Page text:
The rapid development beyond central Geelong resulted in small old industrial premises becoming under-used or abandoned. The mixed-use core of Geelong, with a network of lanes for access to small subdivisions and loading yards, became anachronistic. Urban consolidation for redevelopment overtook older areas, much like inner Melbourne underwent site consolidation during the 1960-80s. Market Square was developed in 1985, adding a department store, supermarket and 95 shops. Three years later in the adjoining block to the north Bay City Plaza was built with a department store, discount department store and 82 shops. The two sites added 45,200 square metres of retail floor space to Geelong, bringing it to over 160,000 square metres.

The Geelong city council boundaries extended from Rippleside at the western end of Corio Bay, along Western Beach and Eastern Beach and ended at Eastern Park, just beyond Limeburners Point. Eastern Beach with breakwater jetties and a swimming enclosure are the most notable amenities. Easter Park contains the Botanic Gardens, which have numerous rare exotic trees, sports facilities and the Geelong High School (1910). There are several foreshore reserves, smaller reserves, Johnstone Park beside the town hall and art gallery and Kardinia Park at Geelong South, home of the Geelong Football Club since 1940.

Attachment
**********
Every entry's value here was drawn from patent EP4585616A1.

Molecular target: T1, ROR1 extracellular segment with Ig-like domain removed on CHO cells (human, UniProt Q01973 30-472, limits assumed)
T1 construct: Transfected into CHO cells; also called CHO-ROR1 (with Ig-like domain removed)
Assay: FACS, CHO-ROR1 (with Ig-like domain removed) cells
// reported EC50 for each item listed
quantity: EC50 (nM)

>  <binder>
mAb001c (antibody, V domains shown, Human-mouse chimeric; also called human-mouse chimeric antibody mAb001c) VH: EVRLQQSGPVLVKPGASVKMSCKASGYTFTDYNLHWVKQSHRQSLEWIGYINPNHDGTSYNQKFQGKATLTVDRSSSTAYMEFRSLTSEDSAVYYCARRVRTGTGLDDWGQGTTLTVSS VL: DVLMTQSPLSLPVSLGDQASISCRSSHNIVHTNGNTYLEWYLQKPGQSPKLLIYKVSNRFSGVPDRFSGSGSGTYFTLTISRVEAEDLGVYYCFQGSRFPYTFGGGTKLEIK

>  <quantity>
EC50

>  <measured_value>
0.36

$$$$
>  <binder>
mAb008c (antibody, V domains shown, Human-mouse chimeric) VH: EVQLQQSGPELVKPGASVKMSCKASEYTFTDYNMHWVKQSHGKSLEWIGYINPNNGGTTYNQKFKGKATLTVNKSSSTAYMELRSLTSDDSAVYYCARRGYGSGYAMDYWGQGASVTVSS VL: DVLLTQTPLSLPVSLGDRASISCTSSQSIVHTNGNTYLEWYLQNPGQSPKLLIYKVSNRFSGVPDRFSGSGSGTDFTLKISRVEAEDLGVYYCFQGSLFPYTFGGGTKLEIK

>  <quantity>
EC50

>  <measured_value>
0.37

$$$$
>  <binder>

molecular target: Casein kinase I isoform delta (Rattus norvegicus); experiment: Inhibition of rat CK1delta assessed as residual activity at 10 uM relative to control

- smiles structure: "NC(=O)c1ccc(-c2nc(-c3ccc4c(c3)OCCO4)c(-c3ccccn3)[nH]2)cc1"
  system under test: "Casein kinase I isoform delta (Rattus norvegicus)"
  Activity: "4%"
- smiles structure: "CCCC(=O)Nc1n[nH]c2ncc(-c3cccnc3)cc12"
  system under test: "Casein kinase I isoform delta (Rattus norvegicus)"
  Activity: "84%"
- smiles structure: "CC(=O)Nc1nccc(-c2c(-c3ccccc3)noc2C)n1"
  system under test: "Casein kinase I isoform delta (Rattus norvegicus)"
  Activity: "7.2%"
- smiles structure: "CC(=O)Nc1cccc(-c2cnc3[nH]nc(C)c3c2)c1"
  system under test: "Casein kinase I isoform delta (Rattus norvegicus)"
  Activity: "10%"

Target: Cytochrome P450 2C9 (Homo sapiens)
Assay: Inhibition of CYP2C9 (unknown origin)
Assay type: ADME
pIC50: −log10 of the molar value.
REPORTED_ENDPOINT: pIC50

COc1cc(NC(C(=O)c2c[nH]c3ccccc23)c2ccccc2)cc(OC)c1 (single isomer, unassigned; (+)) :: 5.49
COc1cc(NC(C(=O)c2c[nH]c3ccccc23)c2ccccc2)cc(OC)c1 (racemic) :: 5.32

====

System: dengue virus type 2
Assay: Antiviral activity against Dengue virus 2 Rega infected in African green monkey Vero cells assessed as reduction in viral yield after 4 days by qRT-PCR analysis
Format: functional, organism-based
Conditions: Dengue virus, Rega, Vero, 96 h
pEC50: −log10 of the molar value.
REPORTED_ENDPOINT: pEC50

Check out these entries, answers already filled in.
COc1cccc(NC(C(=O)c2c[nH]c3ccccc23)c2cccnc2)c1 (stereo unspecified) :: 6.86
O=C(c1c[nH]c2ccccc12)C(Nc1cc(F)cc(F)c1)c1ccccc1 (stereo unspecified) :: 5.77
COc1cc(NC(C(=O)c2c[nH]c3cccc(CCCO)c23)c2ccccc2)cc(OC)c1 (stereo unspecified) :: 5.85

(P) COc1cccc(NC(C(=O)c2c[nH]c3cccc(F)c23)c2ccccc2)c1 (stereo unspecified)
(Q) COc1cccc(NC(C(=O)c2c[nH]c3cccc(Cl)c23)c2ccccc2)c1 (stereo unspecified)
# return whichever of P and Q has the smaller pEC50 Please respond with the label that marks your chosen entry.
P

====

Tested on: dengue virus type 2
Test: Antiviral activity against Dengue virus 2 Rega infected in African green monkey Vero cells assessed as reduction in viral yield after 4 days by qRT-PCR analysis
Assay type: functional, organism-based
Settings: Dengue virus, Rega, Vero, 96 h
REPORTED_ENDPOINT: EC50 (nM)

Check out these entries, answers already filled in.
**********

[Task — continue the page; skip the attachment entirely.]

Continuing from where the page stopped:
Geelong’s commercial and retail centre runs along the Moorabool Street spine of the town’s 1838 survey. The waterfront end contains several wool-export and commercial buildings which are suitable for refurbishment. The Dennys Lascelles warehouse (1872) Moorabool Street, became the National Wool Museum in 1987. The retail heart runs along the east-west little Malop Street pedestrian mall, adjoined by the redeveloped Market Square.

Immediately south of the commercial area there are three Catholic educational institutions and St. Mary of the Angels church, the Matthew Flinders Girls’ Secondary College, the Swanston Street primary school (1871-1993), the South Barwon Secondary College (formerly Geelong Technical School, 1913) and the Geelong Hospital (Kitchener memorial Hospital, rebuilt 1922).